I think the more important point is that we agree that some small amount of sauteed ground meat is needed.

                                                      1. re: Thomas Nash

                                                        Interesting! I've actually never had it with beef, but will take your word for it. I really meant that it should come with ground "meat" by default.

                                                        1. re: a_and_w

                                                          China village is one of our favorite restaurants. It has changed the way I think of Chinese food. In the past there have been times where it’s been uneven (to be fair, lots of restaurants have off nights) but it’s almost always delicious. The menu can be challenging to navigate but there are lots of outstanding standbys for us: cold spicy rabbit, XLB (caveat: usually the XLB is great, occasionally not), pork with rice cake, several of the crab dishes. As for the duck, in the past we have gotten the beer braised duck and didn’t like it but we have always loved the teasmoked duck stir fried with chilies. We hadn’t been in a while and went Friday night. It was delicious and very satisfying. Here is what we had:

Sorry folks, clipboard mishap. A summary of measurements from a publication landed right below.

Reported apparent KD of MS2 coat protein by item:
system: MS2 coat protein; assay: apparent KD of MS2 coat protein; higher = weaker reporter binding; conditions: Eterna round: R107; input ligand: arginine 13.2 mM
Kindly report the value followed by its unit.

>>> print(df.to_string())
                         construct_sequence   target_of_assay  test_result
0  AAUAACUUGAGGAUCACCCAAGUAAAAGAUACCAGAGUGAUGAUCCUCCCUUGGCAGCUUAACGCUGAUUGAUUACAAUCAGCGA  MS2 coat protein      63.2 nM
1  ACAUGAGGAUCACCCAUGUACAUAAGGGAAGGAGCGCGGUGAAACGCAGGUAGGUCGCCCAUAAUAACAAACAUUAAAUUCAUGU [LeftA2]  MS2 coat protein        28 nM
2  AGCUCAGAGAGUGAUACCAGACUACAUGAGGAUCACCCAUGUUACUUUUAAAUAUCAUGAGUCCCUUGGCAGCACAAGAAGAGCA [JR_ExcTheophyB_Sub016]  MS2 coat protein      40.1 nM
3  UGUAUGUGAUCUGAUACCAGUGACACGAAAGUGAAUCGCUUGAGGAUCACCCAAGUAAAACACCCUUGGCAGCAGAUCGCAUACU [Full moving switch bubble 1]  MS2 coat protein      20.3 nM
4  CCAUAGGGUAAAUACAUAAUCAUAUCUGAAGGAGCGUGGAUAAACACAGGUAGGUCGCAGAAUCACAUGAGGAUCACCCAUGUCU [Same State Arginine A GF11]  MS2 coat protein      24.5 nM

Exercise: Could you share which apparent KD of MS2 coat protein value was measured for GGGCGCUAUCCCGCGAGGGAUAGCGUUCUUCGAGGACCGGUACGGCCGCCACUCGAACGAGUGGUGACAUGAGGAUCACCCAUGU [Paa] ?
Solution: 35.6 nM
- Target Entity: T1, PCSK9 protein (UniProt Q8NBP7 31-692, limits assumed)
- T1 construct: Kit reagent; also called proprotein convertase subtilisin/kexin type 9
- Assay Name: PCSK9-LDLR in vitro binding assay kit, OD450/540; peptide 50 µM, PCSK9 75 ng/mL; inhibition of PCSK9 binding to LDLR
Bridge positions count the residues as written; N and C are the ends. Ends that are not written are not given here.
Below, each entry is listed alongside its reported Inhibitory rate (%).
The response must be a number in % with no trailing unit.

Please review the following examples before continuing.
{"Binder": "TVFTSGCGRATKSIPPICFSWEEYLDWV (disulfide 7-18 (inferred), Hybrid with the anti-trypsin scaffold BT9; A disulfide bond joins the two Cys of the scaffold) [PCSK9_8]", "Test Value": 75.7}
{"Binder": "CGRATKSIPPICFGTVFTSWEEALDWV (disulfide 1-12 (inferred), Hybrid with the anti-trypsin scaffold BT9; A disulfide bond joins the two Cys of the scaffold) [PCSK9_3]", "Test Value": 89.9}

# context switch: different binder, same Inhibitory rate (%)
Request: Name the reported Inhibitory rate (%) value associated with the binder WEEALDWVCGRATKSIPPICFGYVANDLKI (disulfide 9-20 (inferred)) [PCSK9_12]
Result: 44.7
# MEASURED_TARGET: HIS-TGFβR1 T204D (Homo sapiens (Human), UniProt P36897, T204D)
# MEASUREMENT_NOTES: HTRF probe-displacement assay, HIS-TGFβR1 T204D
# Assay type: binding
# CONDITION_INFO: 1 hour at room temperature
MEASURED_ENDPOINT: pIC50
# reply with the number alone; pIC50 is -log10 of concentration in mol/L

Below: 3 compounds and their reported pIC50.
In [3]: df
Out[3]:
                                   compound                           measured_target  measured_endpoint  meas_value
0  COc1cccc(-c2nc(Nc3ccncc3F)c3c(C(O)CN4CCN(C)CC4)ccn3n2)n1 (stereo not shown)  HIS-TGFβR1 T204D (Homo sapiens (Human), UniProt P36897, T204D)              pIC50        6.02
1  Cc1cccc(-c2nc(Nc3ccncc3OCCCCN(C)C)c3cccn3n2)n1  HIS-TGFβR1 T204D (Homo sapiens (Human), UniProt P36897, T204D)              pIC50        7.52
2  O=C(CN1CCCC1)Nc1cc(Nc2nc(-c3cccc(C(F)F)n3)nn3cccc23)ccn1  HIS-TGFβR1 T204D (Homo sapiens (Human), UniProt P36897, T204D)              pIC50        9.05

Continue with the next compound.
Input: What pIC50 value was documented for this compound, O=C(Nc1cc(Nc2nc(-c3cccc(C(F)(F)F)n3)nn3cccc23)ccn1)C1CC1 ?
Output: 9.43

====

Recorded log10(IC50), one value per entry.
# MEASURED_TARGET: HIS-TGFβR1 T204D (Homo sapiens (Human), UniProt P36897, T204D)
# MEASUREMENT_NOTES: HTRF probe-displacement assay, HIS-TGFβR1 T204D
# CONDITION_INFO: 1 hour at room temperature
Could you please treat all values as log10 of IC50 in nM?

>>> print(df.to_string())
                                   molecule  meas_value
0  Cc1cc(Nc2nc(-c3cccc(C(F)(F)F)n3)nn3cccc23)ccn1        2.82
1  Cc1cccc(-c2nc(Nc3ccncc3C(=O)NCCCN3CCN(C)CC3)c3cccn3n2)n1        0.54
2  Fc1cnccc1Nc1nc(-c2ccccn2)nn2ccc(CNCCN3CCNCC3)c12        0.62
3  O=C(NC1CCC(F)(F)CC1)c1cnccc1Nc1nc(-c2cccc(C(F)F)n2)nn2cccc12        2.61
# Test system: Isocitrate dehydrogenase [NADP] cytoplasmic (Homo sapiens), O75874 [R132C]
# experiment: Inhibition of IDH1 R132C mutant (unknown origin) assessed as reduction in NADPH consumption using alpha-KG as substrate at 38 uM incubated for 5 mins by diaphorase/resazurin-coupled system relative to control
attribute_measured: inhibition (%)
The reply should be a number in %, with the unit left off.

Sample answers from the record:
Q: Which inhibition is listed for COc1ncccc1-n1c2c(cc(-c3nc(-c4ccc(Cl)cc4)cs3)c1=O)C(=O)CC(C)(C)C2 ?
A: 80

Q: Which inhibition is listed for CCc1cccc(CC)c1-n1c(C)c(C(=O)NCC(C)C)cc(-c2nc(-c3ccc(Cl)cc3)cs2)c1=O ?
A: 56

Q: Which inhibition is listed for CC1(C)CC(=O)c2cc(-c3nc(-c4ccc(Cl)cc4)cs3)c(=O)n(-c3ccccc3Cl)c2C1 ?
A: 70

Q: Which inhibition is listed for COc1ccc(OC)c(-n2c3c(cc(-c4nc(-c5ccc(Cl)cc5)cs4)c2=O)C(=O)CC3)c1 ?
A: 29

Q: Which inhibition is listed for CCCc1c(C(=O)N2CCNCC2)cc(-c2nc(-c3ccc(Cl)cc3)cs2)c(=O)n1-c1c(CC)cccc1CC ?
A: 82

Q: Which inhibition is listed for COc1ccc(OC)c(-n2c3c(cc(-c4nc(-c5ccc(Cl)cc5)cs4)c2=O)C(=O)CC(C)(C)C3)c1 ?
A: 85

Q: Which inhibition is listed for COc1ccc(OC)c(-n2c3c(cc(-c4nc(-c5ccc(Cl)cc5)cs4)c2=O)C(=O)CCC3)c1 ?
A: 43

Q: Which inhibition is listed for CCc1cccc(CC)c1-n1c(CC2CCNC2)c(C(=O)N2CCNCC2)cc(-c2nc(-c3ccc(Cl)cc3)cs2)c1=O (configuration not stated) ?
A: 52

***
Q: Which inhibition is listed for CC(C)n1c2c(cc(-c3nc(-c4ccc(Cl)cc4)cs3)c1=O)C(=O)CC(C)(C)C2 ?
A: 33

Charred jellyfish appetizer- our first time trying this. It was good but not my favorite.
                                                          Stir fried dried string beans- Our first time trying this dish. We recommended this place to friends (they loved it) and they tried this dish and recommended it to us. It was amazing.
                                                          Village lamb- I love lamb and I love cumin so I have always loved this dish. It’s not for everyone though. We brought a friend here who did not share our enthusiasm for it, did not like the grainy texture of the coating. But it’s one of my favorite dishes and I would eat it every night if I could. On Friday it was excellent: Cuminy, salty, spicy. We detected a hint of Sichuan peppercorns which we did not remember before. This dish goes well with the sesame flatbread.